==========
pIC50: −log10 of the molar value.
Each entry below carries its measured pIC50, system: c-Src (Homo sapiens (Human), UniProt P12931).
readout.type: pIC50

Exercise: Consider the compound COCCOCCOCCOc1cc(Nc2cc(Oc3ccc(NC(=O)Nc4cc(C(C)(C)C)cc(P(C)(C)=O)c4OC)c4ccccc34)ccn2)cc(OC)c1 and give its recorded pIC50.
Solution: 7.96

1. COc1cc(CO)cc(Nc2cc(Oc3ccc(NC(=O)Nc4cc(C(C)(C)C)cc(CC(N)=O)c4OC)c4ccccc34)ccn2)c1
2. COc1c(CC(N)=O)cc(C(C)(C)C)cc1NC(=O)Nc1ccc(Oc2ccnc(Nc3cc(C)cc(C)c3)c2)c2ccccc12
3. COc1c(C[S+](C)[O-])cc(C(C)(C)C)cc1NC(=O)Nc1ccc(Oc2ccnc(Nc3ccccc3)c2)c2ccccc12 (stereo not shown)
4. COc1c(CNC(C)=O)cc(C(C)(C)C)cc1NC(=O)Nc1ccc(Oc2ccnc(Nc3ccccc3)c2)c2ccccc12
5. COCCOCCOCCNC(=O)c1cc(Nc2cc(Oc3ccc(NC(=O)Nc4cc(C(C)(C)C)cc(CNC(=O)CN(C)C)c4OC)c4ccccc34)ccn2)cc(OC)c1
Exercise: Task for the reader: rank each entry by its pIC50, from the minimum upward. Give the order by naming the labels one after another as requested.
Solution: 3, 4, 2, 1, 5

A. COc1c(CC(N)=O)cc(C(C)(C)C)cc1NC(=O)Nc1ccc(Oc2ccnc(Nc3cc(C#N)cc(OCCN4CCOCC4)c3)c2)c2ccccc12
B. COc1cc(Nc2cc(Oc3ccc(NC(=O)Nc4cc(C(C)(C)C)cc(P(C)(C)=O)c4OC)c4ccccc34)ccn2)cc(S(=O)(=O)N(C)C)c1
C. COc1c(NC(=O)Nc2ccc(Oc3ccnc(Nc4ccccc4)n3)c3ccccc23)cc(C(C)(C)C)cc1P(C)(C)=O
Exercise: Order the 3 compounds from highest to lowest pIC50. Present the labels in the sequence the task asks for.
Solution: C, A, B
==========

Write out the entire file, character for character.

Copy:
pIC50: −log10 of the molar value.
Each entry below carries its measured pIC50, system: c-Src (Homo sapiens (Human), UniProt P12931).
readout.type: pIC50

Exercise: Consider the compound COCCOCCOCCOc1cc(Nc2cc(Oc3ccc(NC(=O)Nc4cc(C(C)(C)C)cc(P(C)(C)=O)c4OC)c4ccccc34)ccn2)cc(OC)c1 and give its recorded pIC50.
Solution: 7.96

1. COc1cc(CO)cc(Nc2cc(Oc3ccc(NC(=O)Nc4cc(C(C)(C)C)cc(CC(N)=O)c4OC)c4ccccc34)ccn2)c1
2. COc1c(CC(N)=O)cc(C(C)(C)C)cc1NC(=O)Nc1ccc(Oc2ccnc(Nc3cc(C)cc(C)c3)c2)c2ccccc12
3. COc1c(C[S+](C)[O-])cc(C(C)(C)C)cc1NC(=O)Nc1ccc(Oc2ccnc(Nc3ccccc3)c2)c2ccccc12 (stereo not shown)
4. COc1c(CNC(C)=O)cc(C(C)(C)C)cc1NC(=O)Nc1ccc(Oc2ccnc(Nc3ccccc3)c2)c2ccccc12
5. COCCOCCOCCNC(=O)c1cc(Nc2cc(Oc3ccc(NC(=O)Nc4cc(C(C)(C)C)cc(CNC(=O)CN(C)C)c4OC)c4ccccc34)ccn2)cc(OC)c1
Exercise: Task for the reader: rank each entry by its pIC50, from the minimum upward. Give the order by naming the labels one after another as requested.
Solution: 3, 4, 2, 1, 5

A. COc1c(CC(N)=O)cc(C(C)(C)C)cc1NC(=O)Nc1ccc(Oc2ccnc(Nc3cc(C#N)cc(OCCN4CCOCC4)c3)c2)c2ccccc12
B. COc1cc(Nc2cc(Oc3ccc(NC(=O)Nc4cc(C(C)(C)C)cc(P(C)(C)=O)c4OC)c4ccccc34)ccn2)cc(S(=O)(=O)N(C)C)c1
C. COc1c(NC(=O)Nc2ccc(Oc3ccnc(Nc4ccccc4)n3)c3ccccc23)cc(C(C)(C)C)cc1P(C)(C)=O
Exercise: Order the 3 compounds from highest to lowest pIC50. Present the labels in the sequence the task asks for.
Solution: C, A, B